How Elvis Kawedo is Building a Lasting Beauty & Fashion Journalism Career

Elvis O. Kawedo is a beauty, culture, and fashion journalist who has worked with leading brands like BBC News, Essence Magazine, Folklore, Okay Africa, Quartz Africa, Mail & Guardian, and many more. In this interview, he shares what it means to be a fashion journalist, how his career began, and much more.

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What does it mean to be a fashion journalist?

Fashion journalism is doing stories around fashion. Beyond featuring designers, photographers, stylists, and anyone in the creative industry, I want to use my stories to tell something much more nuanced.

Fashion journalism is having conversations with more depth and nuance but also using fashion as its core and premise — Elvis Kawedo on the Marketing Over Wine Podcast.

I believe that fashion can be used to tell several things. When you think about politics, business, racism, sexuality, and gender, you would agree with me that one language that connects them is “Fashion.”

That’s how I feel or how I would describe fashion journalism. It’s about having conversations with much more depth and nuance but also using fashion as its core and premise.

Is there a difference between a fashion blogger and a fashion journalist? 

Both fields are working on the same thing, fashion, but there are a few differences. Firstly, fashion journalists are more grounded and have a professional approach than fashion bloggers. 

For instance, I’m currently in the UK for a fashion journalism course because I want to have that professional degree, but fashion bloggers might not necessarily go through that route.

In my opinion, fashion blogging is more about social media content creation. There’s a bit of writing to it, but with the emergence of the creator’s economy, it’s more about creating social media content around a personal perspective.  

Fashion ​journalism ​involves ​a ​lot ​more ​research, ​practice, and ​talking ​to ​designers, ​stylists, ​and ​anyone ​who ​works ​in ​the ​creative ​field. ​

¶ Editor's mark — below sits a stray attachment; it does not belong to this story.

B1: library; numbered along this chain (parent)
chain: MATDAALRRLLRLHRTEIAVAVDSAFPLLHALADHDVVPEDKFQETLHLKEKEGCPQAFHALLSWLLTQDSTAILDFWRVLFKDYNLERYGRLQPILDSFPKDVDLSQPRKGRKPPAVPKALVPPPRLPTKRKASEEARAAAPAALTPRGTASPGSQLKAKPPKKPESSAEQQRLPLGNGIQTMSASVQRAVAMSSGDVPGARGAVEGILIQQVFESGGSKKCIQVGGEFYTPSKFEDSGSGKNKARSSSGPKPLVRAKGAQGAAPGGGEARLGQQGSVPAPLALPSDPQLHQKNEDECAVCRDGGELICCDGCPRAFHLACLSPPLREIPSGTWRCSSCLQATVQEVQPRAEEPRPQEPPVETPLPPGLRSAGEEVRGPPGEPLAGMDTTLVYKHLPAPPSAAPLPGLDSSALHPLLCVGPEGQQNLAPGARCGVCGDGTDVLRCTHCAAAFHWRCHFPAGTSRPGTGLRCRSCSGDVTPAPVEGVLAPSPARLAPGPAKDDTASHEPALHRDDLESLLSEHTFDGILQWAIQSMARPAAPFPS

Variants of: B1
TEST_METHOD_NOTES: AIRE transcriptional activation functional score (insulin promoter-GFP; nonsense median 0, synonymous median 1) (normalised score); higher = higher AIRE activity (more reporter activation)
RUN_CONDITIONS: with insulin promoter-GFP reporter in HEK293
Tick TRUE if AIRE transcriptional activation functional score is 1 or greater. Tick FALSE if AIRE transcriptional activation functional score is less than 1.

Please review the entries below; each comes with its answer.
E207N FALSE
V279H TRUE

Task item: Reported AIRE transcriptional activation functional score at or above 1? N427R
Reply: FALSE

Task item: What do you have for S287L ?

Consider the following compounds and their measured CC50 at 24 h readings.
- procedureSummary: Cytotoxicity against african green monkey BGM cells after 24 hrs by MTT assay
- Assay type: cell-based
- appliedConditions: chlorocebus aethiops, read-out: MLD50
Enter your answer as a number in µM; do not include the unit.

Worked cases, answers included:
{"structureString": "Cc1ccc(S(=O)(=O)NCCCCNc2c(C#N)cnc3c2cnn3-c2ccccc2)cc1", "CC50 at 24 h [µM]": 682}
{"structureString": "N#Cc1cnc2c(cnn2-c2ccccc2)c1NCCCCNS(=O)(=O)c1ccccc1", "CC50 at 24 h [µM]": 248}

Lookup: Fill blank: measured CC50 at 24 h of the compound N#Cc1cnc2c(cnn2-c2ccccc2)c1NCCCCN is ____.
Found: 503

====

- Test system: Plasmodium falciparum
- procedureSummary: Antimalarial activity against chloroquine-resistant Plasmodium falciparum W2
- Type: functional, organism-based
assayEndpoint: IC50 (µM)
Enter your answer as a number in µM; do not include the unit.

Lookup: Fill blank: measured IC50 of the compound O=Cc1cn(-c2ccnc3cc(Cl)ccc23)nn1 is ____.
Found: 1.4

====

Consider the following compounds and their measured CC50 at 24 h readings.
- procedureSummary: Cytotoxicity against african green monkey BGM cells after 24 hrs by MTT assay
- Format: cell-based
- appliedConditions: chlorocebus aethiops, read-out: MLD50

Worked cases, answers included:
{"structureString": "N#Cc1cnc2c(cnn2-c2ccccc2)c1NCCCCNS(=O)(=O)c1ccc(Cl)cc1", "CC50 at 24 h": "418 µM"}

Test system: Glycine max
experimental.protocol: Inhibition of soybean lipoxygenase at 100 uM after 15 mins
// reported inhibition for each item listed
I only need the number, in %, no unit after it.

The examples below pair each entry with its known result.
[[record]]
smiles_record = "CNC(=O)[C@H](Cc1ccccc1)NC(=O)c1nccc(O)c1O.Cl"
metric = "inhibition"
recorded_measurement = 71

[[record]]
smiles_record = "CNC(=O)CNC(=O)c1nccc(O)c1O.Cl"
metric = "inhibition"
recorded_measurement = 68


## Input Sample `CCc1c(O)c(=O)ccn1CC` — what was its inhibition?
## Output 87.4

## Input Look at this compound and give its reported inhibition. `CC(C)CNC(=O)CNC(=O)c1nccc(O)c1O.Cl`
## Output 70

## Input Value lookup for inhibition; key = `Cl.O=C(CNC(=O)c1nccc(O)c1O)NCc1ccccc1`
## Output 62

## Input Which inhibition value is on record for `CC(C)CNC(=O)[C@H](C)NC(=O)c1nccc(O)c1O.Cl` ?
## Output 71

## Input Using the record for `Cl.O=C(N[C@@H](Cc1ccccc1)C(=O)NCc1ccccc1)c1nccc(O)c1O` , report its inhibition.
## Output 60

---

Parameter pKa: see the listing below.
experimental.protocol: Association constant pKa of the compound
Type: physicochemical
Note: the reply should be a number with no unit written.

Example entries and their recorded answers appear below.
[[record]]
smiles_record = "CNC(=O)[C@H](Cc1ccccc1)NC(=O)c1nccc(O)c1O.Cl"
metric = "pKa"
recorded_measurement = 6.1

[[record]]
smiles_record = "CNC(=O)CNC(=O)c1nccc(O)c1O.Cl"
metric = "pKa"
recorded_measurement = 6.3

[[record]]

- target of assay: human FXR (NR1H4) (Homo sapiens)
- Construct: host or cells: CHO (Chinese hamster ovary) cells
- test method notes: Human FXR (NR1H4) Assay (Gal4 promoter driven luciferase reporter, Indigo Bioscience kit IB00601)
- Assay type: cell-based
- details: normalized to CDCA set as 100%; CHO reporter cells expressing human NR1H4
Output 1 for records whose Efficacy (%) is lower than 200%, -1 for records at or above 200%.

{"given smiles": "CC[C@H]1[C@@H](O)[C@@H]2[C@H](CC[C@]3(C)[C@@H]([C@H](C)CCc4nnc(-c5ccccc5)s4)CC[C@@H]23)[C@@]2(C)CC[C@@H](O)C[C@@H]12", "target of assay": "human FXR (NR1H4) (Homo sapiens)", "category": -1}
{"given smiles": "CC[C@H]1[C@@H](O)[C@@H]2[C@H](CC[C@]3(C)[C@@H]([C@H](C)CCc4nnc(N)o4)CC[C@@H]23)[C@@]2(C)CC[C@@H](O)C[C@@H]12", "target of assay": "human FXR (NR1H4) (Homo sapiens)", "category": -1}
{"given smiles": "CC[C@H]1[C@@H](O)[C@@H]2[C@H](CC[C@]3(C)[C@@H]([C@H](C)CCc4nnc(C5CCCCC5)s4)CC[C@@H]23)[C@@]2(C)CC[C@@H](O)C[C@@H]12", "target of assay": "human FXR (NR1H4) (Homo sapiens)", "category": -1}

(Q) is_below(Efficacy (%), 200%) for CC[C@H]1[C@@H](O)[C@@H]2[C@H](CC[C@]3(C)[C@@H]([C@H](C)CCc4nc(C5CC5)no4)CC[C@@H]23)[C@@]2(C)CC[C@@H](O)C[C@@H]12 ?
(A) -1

I will liken it to bricklaying and engineering. If fashion blogging is bricklaying, a fashion journalist is engineering.  While a bricklayer knows about building a house, he knows only a little technical know-how that the engineer knows much about. 

How did you get into fashion writing? 

I have always been involved in fashion since I was way younger. I attended a fashion school, but a fashion school in Nigeria is more of a fashion house. So, think about going to any of these established brands and learning under them. 

​​I learned about ​pattern ​drafting​, other sewing-related methods, ​fashion illustration, and the fashion business. It was more about the practical aspects. 

So, I know how to use a sewing machine. I even had a fashion brand built on Instagram back then, and almost all the famous people were following me.

Also, I had parents who leveraged their children’s skills and helped us build on them. I was more of an English person and did a lot of writing. My father saw all my qualities and made me write long and short stories. He helped me build my strength.

When COVID happened, one of my friends was going to Port Harcourt. The school had dismissed everybody, and I didn’t want to go home. So, I told my parents that I would go with my friend. 

When we got there, we lived with one of his friends. The visit was supposed to be for a week or two, but that turned into three months because of the intra-state ban later on. The governor was very strict, so we couldn’t travel back to our cities.

While we were there, it just didn’t make sense that we should be liabilities to the person hosting us with everything happening in the country. We decided to utilize the lockdown era, my friend Robert Solomon and I, to learn about pitching. 

That’s how we began pitching ideas to a few magazines and publications, and that’s how I landed the role of the first African Fashion Editor for Vanity Teen.

At that time, Vanity Teen was very Eurocentric. So, we wanted to bring in a new kind of African audience.

While I was doing that, I became active on LinkedIn. That’s how I started my passion for writing. I began to interview photographers and stylists and work with them. We started to create unique editorials and campaigns. 

Later on, somebody from Business Day in Nigeria reached out to me and said they wanted me to contribute to a franchise on Business Day. It was going to be a weekend column, to which I agreed, and I worked with them for nine months.

How did you learn to pitch your business?

Everything I know, my friend and I learned from the Internet. We read about how to pitch ideas, who to contact, and the best format.

Before then, there were some successful, quote-unquote freelancers in Nigeria. I remember reaching out to one of them, and the response I got was not encouraging at all. 

It’s great to reach out and ask for help, but when it doesn’t seem like help is forthcoming, you have to look out for yourself.